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December 21, 2010 - 9:45am
After a period of high growth between the 1993 and 1998, the Argentine economy underwent a significant slowdown that ultimately resulted in economic depression and crisis. In 2001 and 2002 the financial sector and the exchange rate system (the so-called Convertibility Regime) collapsed and Argentina’s global socio-economic situation deteriorated. In 2003 the economic activity began to recover thanks to favorable international commodity prices. Since then, growth has been strong, averaging seven percent per year and a consequent substantial public revenue increase.
December 21, 2010 - 3:45am
Browsing RSS feeds is always an adventure, yanking me around from dystopia to utopia as I go from one link to another. Here are some of the stories from the dark side that have recently surfaced among my reading material.
December 20, 2010 - 9:28pm
Last week we had parent/teacher conferences for The Boy and The Girl. We’re lucky enough that parent/teacher conferences pretty much consist of hearing how wonderful our kids are, how well they’re doing, and how much their peers like them. It’s not stressful.That happened again, and it never gets old. TB and TG are doing great, and we’re thrilled.That said, though, I heard a couple of things that gave me pause.
December 20, 2010 - 8:47pm
When I was in college, it took me a long time to decide what to major in. I started thinking about Psychology; next considered Philosophy; and ultimately settled on Economics. Actually there were a few more disciplines along the way that I considered. When I encountered a terrific teacher, that swayed me toward a particular major and, not surprisingly, when the faculty member was the opposite, my reaction was also the opposite.
December 20, 2010 - 8:45pm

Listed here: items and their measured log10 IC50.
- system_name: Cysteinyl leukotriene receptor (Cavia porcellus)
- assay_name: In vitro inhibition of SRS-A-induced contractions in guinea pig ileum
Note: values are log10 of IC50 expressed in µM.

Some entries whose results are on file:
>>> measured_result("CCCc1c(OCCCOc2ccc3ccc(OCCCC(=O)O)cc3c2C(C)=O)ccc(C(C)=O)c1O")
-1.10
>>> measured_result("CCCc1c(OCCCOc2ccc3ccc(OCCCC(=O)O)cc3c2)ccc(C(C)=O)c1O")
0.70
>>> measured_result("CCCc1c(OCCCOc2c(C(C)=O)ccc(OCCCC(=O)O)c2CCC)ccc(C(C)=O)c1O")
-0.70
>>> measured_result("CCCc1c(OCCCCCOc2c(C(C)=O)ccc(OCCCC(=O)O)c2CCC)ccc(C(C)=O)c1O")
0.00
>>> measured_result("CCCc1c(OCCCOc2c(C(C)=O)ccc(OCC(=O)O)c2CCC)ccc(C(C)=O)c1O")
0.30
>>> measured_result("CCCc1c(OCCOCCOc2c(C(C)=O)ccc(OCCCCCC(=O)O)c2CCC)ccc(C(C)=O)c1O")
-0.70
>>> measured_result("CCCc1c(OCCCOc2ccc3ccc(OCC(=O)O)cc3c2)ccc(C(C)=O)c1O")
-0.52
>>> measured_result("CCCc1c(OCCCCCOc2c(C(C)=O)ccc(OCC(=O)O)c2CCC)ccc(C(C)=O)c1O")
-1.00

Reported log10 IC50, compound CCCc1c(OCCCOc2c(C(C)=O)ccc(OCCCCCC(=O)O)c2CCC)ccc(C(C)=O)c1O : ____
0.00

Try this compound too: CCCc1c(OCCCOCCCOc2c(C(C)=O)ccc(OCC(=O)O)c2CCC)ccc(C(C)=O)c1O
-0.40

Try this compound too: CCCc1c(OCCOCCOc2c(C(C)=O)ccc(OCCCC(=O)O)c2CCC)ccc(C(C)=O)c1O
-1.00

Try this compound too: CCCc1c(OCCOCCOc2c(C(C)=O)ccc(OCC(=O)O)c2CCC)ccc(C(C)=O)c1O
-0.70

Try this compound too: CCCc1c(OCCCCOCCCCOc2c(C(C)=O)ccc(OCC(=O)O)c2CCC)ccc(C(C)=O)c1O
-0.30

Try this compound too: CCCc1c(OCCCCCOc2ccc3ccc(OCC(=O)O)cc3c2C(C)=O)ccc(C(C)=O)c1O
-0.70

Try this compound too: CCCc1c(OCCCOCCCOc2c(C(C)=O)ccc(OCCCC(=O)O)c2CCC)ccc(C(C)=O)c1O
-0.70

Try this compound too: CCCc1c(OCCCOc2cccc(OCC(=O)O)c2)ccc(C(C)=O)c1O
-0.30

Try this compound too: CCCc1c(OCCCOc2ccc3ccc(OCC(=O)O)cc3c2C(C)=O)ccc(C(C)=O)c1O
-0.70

Audiobooks have changed my life. How often have we heard complaints that our students don't read enough? What if we figured out how to deliver all of the assigned readings in multiple formats - from paper to digital to audio? Why should education be exempt in an attention economy? Why do we think our students have any more time than we do?
December 20, 2010 - 7:02pm
Christmas is, for our family as for so many others, all about the traditions. But the way we observe the traditions can change from year to year, and for me holiday baking is one of those endlessly altered traditions.
December 20, 2010 - 3:30pm
When I was first thinking about starting this blog, the editors at InsideHigherEd asked whether I intended it to be anonymous/pseudonymous. I hadn't really asked myself that question but, after some discussion, decided that doing so would probably make sense.
December 20, 2010 - 12:45pm
I started writing for Inside Higher Ed this past July.
December 20, 2010 - 4:36am
This story about course repeaters in California struck a chord with me. We’re facing a similar question at my own campus.Apparently, California is considering amending its policies on allowing students to repeat courses as many times as they want. It’s looking at a cap. The idea is that seats in classes are not infinite, and once someone has whiffed several times, someone else should have a shot.
December 19, 2010 - 9:15pm
1. For-profit universities will begin to understand that they need to adopt the norms of transparency and the culture of openness and sharing that define the nonprofit education world.2. Educators who work in nonprofits will become less critical of the model of for-profit education, as we start to understand that the market and the profit motive creatives incentives to increase both the quality and scale of higher ed offerings.

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